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In Print: sordid secrets of Soviet unions


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What do Congressman Mel Reynolds and Joseph Stalin have in common? A predilection for teenage girls, if you believe the state's attorney and a new book on the wives and mistresses of Soviet leaders. Kremlin Wives, by Russian poet and feminist Larissa Vasilieva, explores a topic taboo under despots like Stalin, when wives and lovers were best known for their anonymity.

Under the communist regime Vasilieva herself led an obscure life. As a member of the officially sanctioned writers' union she quietly churned out 20 books of poetry. Her work has been translated into nine languages. But she's become best known for her Kitty Kelly-esque account of the women behind Kremlin leaders. Since its explosive release two years ago, the book has sold 2.5 million copies. Demand was so high the book was hawked by the carton on Moscow street corners. Arcade Publishing in New York put out an English-language version this spring.

For three years Vasilieva pored over documents and letters and conducted interviews. In August 1991, in the wake of a failed coup, the KGB gave her unsupervised access to files of leaders' wives "arrested during the purges of the 1930s and 1940s," she writes. The sick and aged widow of Khrushchev gave her first interview ever to Vasilieva.

Lenin's wife, Nadezhda Krupskaya, is portrayed as a highly visible and outspoken partner and comrade of her husband's; theirs is not unlike the celebrated relationship of Bill and Hillary. Vasilieva portrays Krupskaya as a quasi-feminist, saying she was in fact "struggling for equal rights for women and men. Not equal possibilities." Vasilieva alleges that Krupskaya stood quietly by as Lenin became involved with Inessa Armand, a French-born Bolshevik.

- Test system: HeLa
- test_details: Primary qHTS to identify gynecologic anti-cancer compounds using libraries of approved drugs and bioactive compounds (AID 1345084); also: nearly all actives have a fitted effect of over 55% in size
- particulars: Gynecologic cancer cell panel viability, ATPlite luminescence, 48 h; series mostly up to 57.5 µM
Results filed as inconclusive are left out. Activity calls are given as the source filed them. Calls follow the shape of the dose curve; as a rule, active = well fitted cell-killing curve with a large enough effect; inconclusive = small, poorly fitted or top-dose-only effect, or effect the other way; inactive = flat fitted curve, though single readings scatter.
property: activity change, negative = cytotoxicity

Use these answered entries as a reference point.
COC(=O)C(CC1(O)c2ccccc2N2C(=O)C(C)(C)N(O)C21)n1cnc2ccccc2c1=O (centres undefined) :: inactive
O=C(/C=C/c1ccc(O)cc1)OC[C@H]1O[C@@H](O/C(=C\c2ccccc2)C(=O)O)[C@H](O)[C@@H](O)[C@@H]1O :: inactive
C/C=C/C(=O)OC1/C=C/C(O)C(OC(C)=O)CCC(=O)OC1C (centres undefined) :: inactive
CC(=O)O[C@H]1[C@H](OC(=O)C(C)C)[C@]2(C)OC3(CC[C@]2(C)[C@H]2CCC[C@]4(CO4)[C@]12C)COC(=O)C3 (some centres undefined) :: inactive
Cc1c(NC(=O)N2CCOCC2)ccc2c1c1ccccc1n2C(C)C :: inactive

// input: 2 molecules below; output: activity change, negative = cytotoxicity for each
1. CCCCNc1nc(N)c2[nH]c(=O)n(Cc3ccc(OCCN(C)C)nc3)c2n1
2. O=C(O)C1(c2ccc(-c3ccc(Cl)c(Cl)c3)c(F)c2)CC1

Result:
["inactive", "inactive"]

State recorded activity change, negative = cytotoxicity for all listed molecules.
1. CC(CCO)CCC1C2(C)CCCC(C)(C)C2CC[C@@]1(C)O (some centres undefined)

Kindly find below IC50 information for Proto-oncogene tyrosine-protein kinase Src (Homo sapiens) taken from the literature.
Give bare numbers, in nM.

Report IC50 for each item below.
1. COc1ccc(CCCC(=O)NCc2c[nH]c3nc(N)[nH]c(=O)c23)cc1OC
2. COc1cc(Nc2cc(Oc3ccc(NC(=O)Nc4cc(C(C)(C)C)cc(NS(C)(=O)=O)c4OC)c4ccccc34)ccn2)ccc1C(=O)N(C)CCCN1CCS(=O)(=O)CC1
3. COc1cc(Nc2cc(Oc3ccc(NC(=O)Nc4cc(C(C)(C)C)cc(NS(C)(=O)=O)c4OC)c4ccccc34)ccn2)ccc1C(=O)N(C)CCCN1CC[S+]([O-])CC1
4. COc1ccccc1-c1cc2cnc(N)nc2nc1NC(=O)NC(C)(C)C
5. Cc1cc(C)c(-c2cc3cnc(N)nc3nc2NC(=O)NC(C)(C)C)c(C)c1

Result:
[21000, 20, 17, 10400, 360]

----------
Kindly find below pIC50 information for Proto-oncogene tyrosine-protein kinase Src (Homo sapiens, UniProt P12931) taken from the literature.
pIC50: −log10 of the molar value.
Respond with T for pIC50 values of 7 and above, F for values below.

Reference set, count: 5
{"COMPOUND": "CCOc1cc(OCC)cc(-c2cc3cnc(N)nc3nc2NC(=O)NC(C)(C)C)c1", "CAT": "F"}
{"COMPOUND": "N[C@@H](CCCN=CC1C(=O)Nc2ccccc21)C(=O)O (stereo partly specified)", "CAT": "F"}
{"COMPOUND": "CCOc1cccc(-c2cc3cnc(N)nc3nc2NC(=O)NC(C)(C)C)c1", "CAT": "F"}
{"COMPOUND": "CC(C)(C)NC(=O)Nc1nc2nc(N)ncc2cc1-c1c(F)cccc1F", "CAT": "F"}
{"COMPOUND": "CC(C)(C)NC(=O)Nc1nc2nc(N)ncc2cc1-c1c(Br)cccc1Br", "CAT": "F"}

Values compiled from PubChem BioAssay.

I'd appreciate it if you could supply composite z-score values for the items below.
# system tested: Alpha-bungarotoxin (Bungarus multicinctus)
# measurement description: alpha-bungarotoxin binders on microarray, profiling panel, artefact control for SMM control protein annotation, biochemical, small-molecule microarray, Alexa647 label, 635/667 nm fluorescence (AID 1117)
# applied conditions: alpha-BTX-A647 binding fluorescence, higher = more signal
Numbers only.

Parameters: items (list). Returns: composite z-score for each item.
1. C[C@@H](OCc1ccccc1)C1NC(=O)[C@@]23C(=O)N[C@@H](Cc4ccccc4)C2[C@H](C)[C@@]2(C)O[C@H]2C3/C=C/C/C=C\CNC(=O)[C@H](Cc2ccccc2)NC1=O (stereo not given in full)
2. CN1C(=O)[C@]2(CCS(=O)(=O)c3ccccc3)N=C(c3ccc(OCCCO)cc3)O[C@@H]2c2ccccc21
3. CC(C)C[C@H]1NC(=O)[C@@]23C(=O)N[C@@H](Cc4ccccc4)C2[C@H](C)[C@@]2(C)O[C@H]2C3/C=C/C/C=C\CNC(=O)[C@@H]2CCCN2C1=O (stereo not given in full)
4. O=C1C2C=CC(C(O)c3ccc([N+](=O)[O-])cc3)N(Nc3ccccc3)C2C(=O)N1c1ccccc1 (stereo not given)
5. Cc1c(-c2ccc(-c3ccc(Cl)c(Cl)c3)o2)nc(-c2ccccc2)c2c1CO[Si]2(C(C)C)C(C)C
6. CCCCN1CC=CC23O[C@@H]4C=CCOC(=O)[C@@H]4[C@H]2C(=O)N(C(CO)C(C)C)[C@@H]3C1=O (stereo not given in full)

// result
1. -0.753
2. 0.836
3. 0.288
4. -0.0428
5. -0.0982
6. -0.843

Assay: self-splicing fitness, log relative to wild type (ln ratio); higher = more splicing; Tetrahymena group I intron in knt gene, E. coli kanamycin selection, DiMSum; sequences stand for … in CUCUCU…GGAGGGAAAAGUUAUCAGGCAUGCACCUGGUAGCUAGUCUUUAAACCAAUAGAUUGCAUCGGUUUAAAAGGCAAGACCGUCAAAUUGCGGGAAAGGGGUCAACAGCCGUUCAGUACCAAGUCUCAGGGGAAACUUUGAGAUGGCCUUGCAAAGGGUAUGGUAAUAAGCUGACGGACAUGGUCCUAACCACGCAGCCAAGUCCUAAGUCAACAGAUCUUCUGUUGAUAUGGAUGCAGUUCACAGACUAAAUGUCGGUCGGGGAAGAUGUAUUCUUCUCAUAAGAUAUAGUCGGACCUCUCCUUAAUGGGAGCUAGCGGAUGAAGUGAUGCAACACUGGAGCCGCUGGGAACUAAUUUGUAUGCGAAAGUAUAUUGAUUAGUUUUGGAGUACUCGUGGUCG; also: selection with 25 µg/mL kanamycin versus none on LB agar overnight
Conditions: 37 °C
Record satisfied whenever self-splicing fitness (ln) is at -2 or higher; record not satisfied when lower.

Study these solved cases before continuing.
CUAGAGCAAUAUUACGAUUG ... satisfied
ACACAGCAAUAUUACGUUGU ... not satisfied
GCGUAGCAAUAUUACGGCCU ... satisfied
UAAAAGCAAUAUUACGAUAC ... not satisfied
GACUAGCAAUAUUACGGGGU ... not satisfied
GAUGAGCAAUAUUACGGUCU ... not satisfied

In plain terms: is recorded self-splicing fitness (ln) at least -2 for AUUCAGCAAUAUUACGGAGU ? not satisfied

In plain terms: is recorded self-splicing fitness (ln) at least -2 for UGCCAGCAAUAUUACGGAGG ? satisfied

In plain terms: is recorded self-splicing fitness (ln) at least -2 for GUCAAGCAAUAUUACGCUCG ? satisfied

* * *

Stalin abhorred emancipated women, Vasilieva writes, and as he turned 40 he married the teenage Nadezhda Alliluyeva, who may also have been his daughter. Fourteen years later she died from a mysterious gunshot wound; some believe she was murdered by her husband, but Vasilieva speculates that it was suicide.

These are but a handful of the skeletons Vasilieva rattles, but she insists that she didn't intend to write an expose. Instead she used the wives and mistresses to reveal the plight of women under the Soviet system. "All my life, I thought about women's fate in my country and everywhere," she says. "I decided to make research about women who were on the top of our society." No one had ever written about them before, she says. "If I had written a book about the common woman, no one would have read it. These women led their life like all women in the country. They were in prison, exile, and in the kitchen."

Vasilieva will speak Sunday at two Barnes & Noble stores: from 2 to 3 she'll be in Evanston, at 1701 Sherman (708-328-0883), and from 4 to 5 she'll be at 659 W. Diversey (871-9004).

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